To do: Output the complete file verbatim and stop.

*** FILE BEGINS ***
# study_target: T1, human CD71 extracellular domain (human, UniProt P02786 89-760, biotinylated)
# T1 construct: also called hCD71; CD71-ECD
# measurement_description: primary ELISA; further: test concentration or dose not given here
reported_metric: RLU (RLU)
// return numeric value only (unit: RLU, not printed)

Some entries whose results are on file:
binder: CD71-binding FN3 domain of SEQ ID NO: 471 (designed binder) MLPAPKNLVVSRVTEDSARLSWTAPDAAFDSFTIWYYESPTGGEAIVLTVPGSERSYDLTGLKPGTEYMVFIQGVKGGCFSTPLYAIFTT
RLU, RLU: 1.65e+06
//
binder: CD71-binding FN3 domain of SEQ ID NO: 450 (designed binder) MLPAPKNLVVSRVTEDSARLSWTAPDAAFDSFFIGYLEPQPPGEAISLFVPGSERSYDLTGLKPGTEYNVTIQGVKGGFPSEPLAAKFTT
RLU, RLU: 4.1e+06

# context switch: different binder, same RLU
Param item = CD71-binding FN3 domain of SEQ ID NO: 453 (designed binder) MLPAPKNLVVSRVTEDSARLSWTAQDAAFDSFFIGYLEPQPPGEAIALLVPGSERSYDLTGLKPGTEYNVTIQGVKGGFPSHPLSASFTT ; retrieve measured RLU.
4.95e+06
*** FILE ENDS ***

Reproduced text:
# study_target: T1, human CD71 extracellular domain (human, UniProt P02786 89-760, biotinylated)
# T1 construct: also called hCD71; CD71-ECD
# measurement_description: primary ELISA; further: test concentration or dose not given here
reported_metric: RLU (RLU)
// return numeric value only (unit: RLU, not printed)

Some entries whose results are on file:
binder: CD71-binding FN3 domain of SEQ ID NO: 471 (designed binder) MLPAPKNLVVSRVTEDSARLSWTAPDAAFDSFTIWYYESPTGGEAIVLTVPGSERSYDLTGLKPGTEYMVFIQGVKGGCFSTPLYAIFTT
RLU, RLU: 1.65e+06
//
binder: CD71-binding FN3 domain of SEQ ID NO: 450 (designed binder) MLPAPKNLVVSRVTEDSARLSWTAPDAAFDSFFIGYLEPQPPGEAISLFVPGSERSYDLTGLKPGTEYNVTIQGVKGGFPSEPLAAKFTT
RLU, RLU: 4.1e+06

# context switch: different binder, same RLU
Param item = CD71-binding FN3 domain of SEQ ID NO: 453 (designed binder) MLPAPKNLVVSRVTEDSARLSWTAQDAAFDSFFIGYLEPQPPGEAIALLVPGSERSYDLTGLKPGTEYNVTIQGVKGGFPSHPLSASFTT ; retrieve measured RLU.
4.95e+06